It is already well-known and true that metrics is the currency of the media industry. Therefore we need figures telling and showing sales, market shares, revenues etc. The problem is, which economists have known for a very long time, that even if counting money is often important, it tells us only about ‘what’ and ‘how’, but it tells us little about ‘why’. In times of change no question is as important as ‘why’. Starting to measure new things may solve some of the problem. The risk is then that we end up as Scrooge McDuck counting not only coins, but bills too. So, how do we design investigations that help us answer the why-questions?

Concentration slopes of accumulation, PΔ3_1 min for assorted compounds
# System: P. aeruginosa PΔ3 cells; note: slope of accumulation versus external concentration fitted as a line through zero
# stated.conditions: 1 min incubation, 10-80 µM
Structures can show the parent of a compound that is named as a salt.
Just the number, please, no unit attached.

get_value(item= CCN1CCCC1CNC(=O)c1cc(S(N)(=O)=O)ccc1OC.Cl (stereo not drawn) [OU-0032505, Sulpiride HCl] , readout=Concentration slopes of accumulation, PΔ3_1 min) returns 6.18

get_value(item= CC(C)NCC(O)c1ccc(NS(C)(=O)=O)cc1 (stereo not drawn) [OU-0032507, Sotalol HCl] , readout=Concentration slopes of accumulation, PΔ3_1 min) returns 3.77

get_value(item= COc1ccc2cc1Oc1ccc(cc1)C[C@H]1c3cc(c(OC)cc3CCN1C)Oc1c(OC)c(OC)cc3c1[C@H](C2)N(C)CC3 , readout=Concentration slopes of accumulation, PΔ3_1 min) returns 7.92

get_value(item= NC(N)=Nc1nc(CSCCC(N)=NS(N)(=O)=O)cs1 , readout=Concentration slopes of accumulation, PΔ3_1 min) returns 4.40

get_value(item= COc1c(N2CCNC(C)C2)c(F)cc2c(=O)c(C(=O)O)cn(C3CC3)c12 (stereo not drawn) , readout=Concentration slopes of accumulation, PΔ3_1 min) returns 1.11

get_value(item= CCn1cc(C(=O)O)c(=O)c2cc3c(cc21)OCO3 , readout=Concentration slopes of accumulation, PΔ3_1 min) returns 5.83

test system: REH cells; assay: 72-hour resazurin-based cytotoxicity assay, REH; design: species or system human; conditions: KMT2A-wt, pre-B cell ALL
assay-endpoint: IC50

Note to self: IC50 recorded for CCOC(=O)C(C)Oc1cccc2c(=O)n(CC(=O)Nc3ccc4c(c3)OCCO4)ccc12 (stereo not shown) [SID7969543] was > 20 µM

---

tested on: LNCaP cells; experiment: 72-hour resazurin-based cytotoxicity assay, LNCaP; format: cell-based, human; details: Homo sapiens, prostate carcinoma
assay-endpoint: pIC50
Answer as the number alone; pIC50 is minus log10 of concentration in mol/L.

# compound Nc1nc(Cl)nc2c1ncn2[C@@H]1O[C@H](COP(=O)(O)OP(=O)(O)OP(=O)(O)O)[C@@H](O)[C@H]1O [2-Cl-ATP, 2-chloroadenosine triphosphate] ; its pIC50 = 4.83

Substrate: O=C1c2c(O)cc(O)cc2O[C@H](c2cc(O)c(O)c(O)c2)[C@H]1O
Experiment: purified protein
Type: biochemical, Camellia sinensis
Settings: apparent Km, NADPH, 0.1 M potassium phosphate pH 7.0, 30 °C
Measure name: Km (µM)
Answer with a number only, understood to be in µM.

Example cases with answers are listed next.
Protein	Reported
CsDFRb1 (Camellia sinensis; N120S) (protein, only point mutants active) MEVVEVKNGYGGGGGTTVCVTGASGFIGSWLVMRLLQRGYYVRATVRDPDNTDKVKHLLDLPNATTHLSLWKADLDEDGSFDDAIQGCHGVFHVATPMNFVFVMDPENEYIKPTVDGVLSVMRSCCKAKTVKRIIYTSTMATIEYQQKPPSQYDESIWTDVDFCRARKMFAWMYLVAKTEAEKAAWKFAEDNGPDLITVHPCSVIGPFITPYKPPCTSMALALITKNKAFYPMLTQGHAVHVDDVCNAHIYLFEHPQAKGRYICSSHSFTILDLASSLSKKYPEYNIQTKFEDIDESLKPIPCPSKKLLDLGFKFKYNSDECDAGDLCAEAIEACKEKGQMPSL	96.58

Thomas Mattsson gave one lead, Tomas Brunegård, another. As every scientifically trained person know, it is often not only more relevant to falsify than to verify things, but it is also the only possible way to gain new knowledge. Success stories are of course important, but more as encouragement than as ideals. It is difficult to analyze a success. Not only for how to deal with luck and outer causes, but psychologically it is difficult to publicly try and tear down the successful colleague, or competitor. It is easier for otherwise successful people to talk about their failures. It is also more likely that an analysis of a failure will lead to structural and more fundamental aspects of change since it is something that is often already terminated and something with which we more easily can look at from some distance. To see the result of some external researchers working with those who were responsible for the failure will teach us more, than the ordinary success stories.